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What's best? Importing half a mesh and mirror in the engine or not?

Hi fellas,

Short: what’s best, importing half mesh and mirroring it in the engine… or build the whole mesh and import it as a whole?

Longer: I’m in the process of reconstructing a small medieval city based on many excavations from archaeologists. I’m trying to be as correct as possible, which means it will be pretty heavy in the end.
Some of the buildings can be mirrored, thus I was wondering if the engine would save memory if I import them as half meshes.

Thanks ahead, fellow enthusiasts!

Interesting question, I’ve never heard about mirroring things in engine. It might be more “expensive” to perform the mirror than it would be just to have the full static mesh.

You could probably get a pretty high number of polygons on screen, and if you start running into memory issues look into creating different LODs(Level of details) for buildings. (Assassins Creed games utilize this technique)

HI YannickDesmet,

I’ve not heard of anyone wanting to do this exactly. It’s completely possible. Whether or not the lightmaps come out looking OK with this type of implementation is another thing. You may want to consider building assets modularly and reusing them throughout the level. Which I understand you are doing to some degree from what you’ve written. (You can see how our modular assets are set up pretty well in the Mobile Temple example as that was build using modular assets)

As far as things being “heavy” on the engine, Vertex/poly count is not going to be as bad as you would think (so long as the meshes aren’t highpoly meshes pushing hundreds of thousands of verts!) The biggest thing you will need to focus on is, like Alexotronic pointed out, LODs, culling volumes, texture sizes, and being careful how many dynamic lights you use in a scene. A lot of what you’re trying to do would just require optimization to manage how much the engine is handling at a given time. Instancing will help with draw calls but optimization is key to getting a good frame rate and running smoothly!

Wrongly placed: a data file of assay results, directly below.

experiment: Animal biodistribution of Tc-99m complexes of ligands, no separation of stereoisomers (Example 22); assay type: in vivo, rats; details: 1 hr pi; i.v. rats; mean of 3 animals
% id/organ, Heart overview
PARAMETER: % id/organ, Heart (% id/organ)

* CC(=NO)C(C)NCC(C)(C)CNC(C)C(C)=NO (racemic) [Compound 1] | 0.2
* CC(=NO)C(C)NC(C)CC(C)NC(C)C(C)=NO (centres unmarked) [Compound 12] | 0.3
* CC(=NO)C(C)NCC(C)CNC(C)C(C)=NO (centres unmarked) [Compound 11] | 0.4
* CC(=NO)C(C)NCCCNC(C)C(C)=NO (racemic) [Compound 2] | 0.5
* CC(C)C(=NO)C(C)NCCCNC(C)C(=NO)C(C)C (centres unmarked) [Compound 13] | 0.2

If you have any other questions feel free to ask!
Also when you get going post some of your progress in the WIP if you like.

Thank you!

Tim

Yeah, you can do that. I’ve done it with several things, general objects work just fine when you mirror them, the main issue that can happen is with normals. If you have something curved that you’re trying to mirror next to each other then there can be a seam in the middle.
If you aren’t using normal maps you can fix this by creating explicit normals in your 3D modeling program—normally when you split a round object in half the normals on the edges will readjust and you’ll get a visible seam, if you change the normals to be explicit they will stay the same no matter what. But it can be complicated to set up–in 3ds Max, take your whole object, apply a Normal modifier and then select all the normals and click Make Explicit (that will change them to green). Then to split it, you have to delete the half you don’t want.
After that though, if you change the model it will screw up the normals, so only do that when you’re finished with the model and ready to export.
For objects that use normal maps, it doesn’t work because the normals get flipped so you would get a seam. In some cases if you don’t want the mirrors next to each other it doesn’t matter though.

Thanks for the quick responses, Alexotronic and Tim!

I’m doing my very best to have the models as low poly as possible. At the moment I’m constructing a tower with 4 exact same walls. I was thinking of importing only 1 wall and mirroring it 4 times in the engine.
Of course only if this would be less expensive on memory.

At the moment I’m only at the first block level, but I’ll be having a lot of trees and bushes near the end.
I’m aware that textures and lights are most expensive so I will focus on optimizing those when the time comes.

Tim, ‘culling volumes’, does that mean they aren’t rendered when they are not visible?
The character will most likely not be able to climb and only see the buildings from the street it’s in. Will the meshes from other streets be culled automatically or only when the character physically points the other direction?

Thanks again!

Oh, darthviper107, thanks for the tip!

I’m not yet familiar with normals yet (I know what they do, but I haven’t made them yet)
As far as I’m concerned, I would only do it on hard corners, it’s a medieval city/village, so I don’t expect lot’s of curved buildings.

In search I came across this, and for other people who browser here:
If you put (in editor) the scale in negative, it will “mirror” the mesh on whatever axis is negative. I believe, as to if it would work for x,y,z case, I don’t know.